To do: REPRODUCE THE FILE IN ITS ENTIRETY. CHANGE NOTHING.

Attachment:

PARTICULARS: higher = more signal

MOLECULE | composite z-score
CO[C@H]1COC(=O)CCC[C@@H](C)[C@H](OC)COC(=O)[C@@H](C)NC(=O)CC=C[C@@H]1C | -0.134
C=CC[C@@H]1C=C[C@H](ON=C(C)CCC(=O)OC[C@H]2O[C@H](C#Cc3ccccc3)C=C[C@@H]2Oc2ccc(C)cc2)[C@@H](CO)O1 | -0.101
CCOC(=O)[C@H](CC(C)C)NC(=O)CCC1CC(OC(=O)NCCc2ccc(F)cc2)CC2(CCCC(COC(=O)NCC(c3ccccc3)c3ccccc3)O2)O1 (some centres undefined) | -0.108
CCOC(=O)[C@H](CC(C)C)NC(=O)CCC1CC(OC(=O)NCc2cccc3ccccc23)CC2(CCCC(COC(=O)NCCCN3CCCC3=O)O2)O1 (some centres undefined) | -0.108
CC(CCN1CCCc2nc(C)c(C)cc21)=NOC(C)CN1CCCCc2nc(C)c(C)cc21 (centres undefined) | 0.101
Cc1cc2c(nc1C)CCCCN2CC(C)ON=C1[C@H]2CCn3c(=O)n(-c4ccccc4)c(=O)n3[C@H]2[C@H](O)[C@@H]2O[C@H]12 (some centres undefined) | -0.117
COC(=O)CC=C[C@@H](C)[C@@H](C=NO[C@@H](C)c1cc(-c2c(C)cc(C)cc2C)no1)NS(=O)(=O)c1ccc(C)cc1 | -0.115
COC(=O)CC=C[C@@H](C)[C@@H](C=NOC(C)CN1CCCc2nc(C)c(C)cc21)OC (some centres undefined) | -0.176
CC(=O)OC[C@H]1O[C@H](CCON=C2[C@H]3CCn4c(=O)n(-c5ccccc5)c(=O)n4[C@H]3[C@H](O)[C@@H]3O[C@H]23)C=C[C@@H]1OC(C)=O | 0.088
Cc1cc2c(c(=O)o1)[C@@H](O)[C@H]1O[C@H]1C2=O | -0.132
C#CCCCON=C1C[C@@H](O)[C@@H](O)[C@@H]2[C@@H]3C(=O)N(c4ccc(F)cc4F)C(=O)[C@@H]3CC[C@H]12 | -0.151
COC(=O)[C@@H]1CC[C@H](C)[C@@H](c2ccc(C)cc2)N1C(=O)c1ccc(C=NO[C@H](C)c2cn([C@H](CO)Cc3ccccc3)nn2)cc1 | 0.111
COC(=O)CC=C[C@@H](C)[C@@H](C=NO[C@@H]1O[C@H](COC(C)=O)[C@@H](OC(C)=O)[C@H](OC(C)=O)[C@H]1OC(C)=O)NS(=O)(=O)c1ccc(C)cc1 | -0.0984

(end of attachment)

PARTICULARS: higher = more signal

MOLECULE | composite z-score
CO[C@H]1COC(=O)CCC[C@@H](C)[C@H](OC)COC(=O)[C@@H](C)NC(=O)CC=C[C@@H]1C | -0.134
C=CC[C@@H]1C=C[C@H](ON=C(C)CCC(=O)OC[C@H]2O[C@H](C#Cc3ccccc3)C=C[C@@H]2Oc2ccc(C)cc2)[C@@H](CO)O1 | -0.101
CCOC(=O)[C@H](CC(C)C)NC(=O)CCC1CC(OC(=O)NCCc2ccc(F)cc2)CC2(CCCC(COC(=O)NCC(c3ccccc3)c3ccccc3)O2)O1 (some centres undefined) | -0.108
CCOC(=O)[C@H](CC(C)C)NC(=O)CCC1CC(OC(=O)NCc2cccc3ccccc23)CC2(CCCC(COC(=O)NCCCN3CCCC3=O)O2)O1 (some centres undefined) | -0.108
CC(CCN1CCCc2nc(C)c(C)cc21)=NOC(C)CN1CCCCc2nc(C)c(C)cc21 (centres undefined) | 0.101
Cc1cc2c(nc1C)CCCCN2CC(C)ON=C1[C@H]2CCn3c(=O)n(-c4ccccc4)c(=O)n3[C@H]2[C@H](O)[C@@H]2O[C@H]12 (some centres undefined) | -0.117
COC(=O)CC=C[C@@H](C)[C@@H](C=NO[C@@H](C)c1cc(-c2c(C)cc(C)cc2C)no1)NS(=O)(=O)c1ccc(C)cc1 | -0.115
COC(=O)CC=C[C@@H](C)[C@@H](C=NOC(C)CN1CCCc2nc(C)c(C)cc21)OC (some centres undefined) | -0.176
CC(=O)OC[C@H]1O[C@H](CCON=C2[C@H]3CCn4c(=O)n(-c5ccccc5)c(=O)n4[C@H]3[C@H](O)[C@@H]3O[C@H]23)C=C[C@@H]1OC(C)=O | 0.088
Cc1cc2c(c(=O)o1)[C@@H](O)[C@H]1O[C@H]1C2=O | -0.132
C#CCCCON=C1C[C@@H](O)[C@@H](O)[C@@H]2[C@@H]3C(=O)N(c4ccc(F)cc4F)C(=O)[C@@H]3CC[C@H]12 | -0.151
COC(=O)[C@@H]1CC[C@H](C)[C@@H](c2ccc(C)cc2)N1C(=O)c1ccc(C=NO[C@H](C)c2cn([C@H](CO)Cc3ccccc3)nn2)cc1 | 0.111
COC(=O)CC=C[C@@H](C)[C@@H](C=NO[C@@H]1O[C@H](COC(C)=O)[C@@H](OC(C)=O)[C@H](OC(C)=O)[C@H]1OC(C)=O)NS(=O)(=O)c1ccc(C)cc1 | -0.0984